The filing amends a previous deal Musk made with the agency that required the company to more closely monitor Musk's use of social media. The new agreement more specifically outlines which of Musk's tweets need to be reviewed by the company's lawyers.
"The new agreement details nine categories of information that must be screened, such as Tesla’s 'financial condition, statements, or results, including earnings or guidance,'" Faiz wrote. "The categories also include such information as possible acquisitions and business deals, as well as production, sales and delivery numbers that include forecast or projected figures. Senior personnel or board changes would also have to be approved, among other nonpublic disclosures."
A judge still has to approve the agreement. The agency is seeking stricter limits on Musk's use of Twitter after they say Musk violated their earlier agreement in February, when he tweeted that Tesla would delvier half a million vehicles this year.
NIBBLES: Apple has removed or restricted at least 11 of the 17 most-downloaded screentime monitoring apps since launching its own competing app last year, Jack Nicas reports in the New York Times.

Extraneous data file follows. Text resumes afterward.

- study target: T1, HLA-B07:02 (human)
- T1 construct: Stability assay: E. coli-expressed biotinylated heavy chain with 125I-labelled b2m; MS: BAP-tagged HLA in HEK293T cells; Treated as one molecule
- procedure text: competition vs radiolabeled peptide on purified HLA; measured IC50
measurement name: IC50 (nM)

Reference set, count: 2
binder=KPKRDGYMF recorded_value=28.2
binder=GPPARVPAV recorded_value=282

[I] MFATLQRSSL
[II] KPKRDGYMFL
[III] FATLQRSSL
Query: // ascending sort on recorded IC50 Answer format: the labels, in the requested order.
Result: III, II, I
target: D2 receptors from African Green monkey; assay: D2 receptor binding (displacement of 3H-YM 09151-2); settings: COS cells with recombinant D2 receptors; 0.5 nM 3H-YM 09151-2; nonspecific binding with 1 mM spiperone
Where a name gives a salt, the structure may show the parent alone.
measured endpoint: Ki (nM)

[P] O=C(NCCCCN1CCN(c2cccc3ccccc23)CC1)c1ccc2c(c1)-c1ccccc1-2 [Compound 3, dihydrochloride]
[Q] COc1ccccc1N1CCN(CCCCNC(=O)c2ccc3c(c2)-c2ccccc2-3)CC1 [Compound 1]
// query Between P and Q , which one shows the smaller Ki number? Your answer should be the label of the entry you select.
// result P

"In some cases, Apple forced companies to remove features that allowed parents to control their children’s devices or that blocked children’s access to certain apps and adult content," Nicas reported. "In other cases, it simply pulled the apps from its App Store."
Some of the apps shut down, while others say their future is in jeopardy.
"The screen-time app makers are the latest companies to suddenly find themselves both competing against Apple and at the mercy of the tech titan," Nicas writes. "By controlling the iPhone App Store, where companies find some of their most lucrative customers, Apple has unusual power over the fortunes of other corporations."
The company defended its decision to remove or restrict the apps. Apple spokeswoman Tammy Levine told the New York Times that developers could gain too much access to people's devices through the monitoring apps and that the timing was unrelated from the company's own screentime app launch. Philip W. Schiller, Apple’s senior vice president of worldwide marketing, said in emails published by MacRumors that Apple “acted extremely responsibly in this matter, helping to protect our children from technologies that could be used to violate their privacy and security.”